Avascular necrosis, also called osteonecrosis is a condition in which bone death occurs because of inadequate blood supply to it. In the hip, this occurs in the femoral head. Lack of blood flow may occur as a results of numerous causes, such as hip trauma, chronic use of high doses of steroid medications, and heavy alcohol consumption. Sometimes, the definite cause is not known. Initially, small areas of bone loss develop that may progress to eventual collapse of the femoral head.
Typically, avascular necrosis causes pain and restricted range of motion in the joint affected. Diagnosis is made on the basis of history, physical exam, and imaging tests such as X-rays and MRI scan.
The treatment for avascular necrosis aims at preventing further loss of bone and it depends on the stage of the disease. Conservative treatment is indicated in early stages of the disease whereas surgical treatment may be required in more advanced stages.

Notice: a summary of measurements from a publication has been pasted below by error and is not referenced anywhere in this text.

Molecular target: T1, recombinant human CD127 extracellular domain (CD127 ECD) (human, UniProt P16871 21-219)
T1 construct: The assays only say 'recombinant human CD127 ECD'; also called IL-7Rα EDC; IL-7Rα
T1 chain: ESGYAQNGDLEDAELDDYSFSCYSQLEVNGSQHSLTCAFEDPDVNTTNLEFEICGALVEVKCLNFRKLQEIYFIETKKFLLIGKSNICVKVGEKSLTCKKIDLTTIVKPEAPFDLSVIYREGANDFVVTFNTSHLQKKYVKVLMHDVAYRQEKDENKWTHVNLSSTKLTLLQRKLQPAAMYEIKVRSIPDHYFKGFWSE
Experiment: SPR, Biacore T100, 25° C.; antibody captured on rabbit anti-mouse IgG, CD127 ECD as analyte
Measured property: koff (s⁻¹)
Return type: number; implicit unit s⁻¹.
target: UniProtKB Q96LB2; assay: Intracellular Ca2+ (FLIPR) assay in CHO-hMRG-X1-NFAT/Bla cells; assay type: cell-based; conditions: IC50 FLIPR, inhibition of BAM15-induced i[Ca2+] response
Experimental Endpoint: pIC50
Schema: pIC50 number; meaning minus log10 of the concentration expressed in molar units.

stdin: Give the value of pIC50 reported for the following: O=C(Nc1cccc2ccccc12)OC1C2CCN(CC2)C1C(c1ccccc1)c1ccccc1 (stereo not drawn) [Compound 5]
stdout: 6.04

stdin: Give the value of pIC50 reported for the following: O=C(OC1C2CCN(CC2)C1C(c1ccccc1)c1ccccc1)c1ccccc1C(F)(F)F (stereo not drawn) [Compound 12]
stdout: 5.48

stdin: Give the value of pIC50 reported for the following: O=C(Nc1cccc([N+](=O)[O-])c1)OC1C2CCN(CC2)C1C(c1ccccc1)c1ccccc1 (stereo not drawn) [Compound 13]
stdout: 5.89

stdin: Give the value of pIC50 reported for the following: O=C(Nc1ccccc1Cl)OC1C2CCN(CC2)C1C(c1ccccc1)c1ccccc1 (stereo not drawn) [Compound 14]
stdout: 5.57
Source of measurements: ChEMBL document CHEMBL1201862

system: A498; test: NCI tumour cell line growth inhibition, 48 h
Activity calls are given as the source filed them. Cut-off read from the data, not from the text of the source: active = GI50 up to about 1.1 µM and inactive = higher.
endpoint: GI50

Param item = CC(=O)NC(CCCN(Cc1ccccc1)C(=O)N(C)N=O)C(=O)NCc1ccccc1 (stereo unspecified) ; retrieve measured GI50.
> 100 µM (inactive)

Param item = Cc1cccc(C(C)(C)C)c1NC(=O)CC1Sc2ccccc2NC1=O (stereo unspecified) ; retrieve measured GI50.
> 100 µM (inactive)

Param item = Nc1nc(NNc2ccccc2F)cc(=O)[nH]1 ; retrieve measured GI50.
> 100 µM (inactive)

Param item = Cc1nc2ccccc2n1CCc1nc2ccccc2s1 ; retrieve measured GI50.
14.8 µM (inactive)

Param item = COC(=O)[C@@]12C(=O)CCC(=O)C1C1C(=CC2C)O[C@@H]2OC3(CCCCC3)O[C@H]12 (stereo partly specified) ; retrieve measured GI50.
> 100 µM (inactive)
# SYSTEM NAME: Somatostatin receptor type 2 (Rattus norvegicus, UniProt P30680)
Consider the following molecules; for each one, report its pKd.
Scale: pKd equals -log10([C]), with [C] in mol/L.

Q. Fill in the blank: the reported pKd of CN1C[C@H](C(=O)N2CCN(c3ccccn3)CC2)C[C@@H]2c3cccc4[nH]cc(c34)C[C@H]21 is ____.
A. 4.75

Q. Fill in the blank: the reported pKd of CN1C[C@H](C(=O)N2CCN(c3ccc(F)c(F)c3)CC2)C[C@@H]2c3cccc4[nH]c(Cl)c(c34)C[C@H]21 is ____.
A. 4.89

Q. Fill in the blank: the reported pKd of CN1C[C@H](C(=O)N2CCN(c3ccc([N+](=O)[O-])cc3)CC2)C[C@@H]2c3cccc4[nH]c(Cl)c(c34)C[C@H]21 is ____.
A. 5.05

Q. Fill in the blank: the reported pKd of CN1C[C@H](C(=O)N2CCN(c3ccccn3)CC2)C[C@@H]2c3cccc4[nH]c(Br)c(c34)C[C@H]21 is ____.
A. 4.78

- Medications: Non-steroidal anti-inflammatory drugs (NSAIDs) may be prescribed to help control pain and swelling. There is also emerging role for bisphosphonates in early stages.
- Rest: Restriction of physical activities and use of crutches to decrease weight bearing on your affected hip may be beneficial during acute flares of pain.
- Exercises: Regular exercises that improve the hip motion may be beneficial.
- Core decompression: During this procedure, the inside of the femoral head is drilled to decrease the pressure inside the bone and stimulate new bone growth.
- Bone transplant: A healthy bone harvested from another part of the body is grafted into the affected area.
- Bone reshaping (osteotomy): This procedure involves reshaping of the femoral head to decrease the stress placed over the affected part of it.
- Joint replacement: Joint replacement surgery is done as a last resort when arthritis has developed.